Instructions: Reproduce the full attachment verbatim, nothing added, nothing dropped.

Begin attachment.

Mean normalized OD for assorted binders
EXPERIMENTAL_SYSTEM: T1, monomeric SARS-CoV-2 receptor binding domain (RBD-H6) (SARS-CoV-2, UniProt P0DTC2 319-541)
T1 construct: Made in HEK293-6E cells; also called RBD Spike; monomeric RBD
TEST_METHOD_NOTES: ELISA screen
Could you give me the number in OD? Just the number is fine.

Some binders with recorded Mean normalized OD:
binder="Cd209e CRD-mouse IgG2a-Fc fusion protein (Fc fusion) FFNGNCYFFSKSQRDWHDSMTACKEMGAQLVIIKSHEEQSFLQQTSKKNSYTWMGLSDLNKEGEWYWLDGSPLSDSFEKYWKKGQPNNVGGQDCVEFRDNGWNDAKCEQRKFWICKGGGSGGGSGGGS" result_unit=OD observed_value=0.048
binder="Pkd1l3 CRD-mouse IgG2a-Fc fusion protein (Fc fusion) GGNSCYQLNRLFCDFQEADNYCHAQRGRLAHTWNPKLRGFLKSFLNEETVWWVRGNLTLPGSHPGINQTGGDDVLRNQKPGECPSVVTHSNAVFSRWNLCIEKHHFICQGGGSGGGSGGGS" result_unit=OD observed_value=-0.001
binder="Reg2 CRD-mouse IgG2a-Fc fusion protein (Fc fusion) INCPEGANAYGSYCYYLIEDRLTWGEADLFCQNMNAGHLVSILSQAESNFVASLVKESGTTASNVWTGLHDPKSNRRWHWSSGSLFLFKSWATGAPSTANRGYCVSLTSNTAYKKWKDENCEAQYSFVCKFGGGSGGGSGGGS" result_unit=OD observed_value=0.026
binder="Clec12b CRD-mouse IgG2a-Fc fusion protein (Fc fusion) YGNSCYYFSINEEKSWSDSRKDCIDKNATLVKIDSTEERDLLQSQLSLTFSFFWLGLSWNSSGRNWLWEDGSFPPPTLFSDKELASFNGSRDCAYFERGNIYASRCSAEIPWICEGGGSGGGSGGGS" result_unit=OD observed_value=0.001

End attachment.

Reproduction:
Mean normalized OD for assorted binders
EXPERIMENTAL_SYSTEM: T1, monomeric SARS-CoV-2 receptor binding domain (RBD-H6) (SARS-CoV-2, UniProt P0DTC2 319-541)
T1 construct: Made in HEK293-6E cells; also called RBD Spike; monomeric RBD
TEST_METHOD_NOTES: ELISA screen
Could you give me the number in OD? Just the number is fine.

Some binders with recorded Mean normalized OD:
binder="Cd209e CRD-mouse IgG2a-Fc fusion protein (Fc fusion) FFNGNCYFFSKSQRDWHDSMTACKEMGAQLVIIKSHEEQSFLQQTSKKNSYTWMGLSDLNKEGEWYWLDGSPLSDSFEKYWKKGQPNNVGGQDCVEFRDNGWNDAKCEQRKFWICKGGGSGGGSGGGS" result_unit=OD observed_value=0.048
binder="Pkd1l3 CRD-mouse IgG2a-Fc fusion protein (Fc fusion) GGNSCYQLNRLFCDFQEADNYCHAQRGRLAHTWNPKLRGFLKSFLNEETVWWVRGNLTLPGSHPGINQTGGDDVLRNQKPGECPSVVTHSNAVFSRWNLCIEKHHFICQGGGSGGGSGGGS" result_unit=OD observed_value=-0.001
binder="Reg2 CRD-mouse IgG2a-Fc fusion protein (Fc fusion) INCPEGANAYGSYCYYLIEDRLTWGEADLFCQNMNAGHLVSILSQAESNFVASLVKESGTTASNVWTGLHDPKSNRRWHWSSGSLFLFKSWATGAPSTANRGYCVSLTSNTAYKKWKDENCEAQYSFVCKFGGGSGGGSGGGS" result_unit=OD observed_value=0.026
binder="Clec12b CRD-mouse IgG2a-Fc fusion protein (Fc fusion) YGNSCYYFSINEEKSWSDSRKDCIDKNATLVKIDSTEERDLLQSQLSLTFSFFWLGLSWNSSGRNWLWEDGSFPPPTLFSDKELASFNGSRDCAYFERGNIYASRCSAEIPWICEGGGSGGGSGGGS" result_unit=OD observed_value=0.001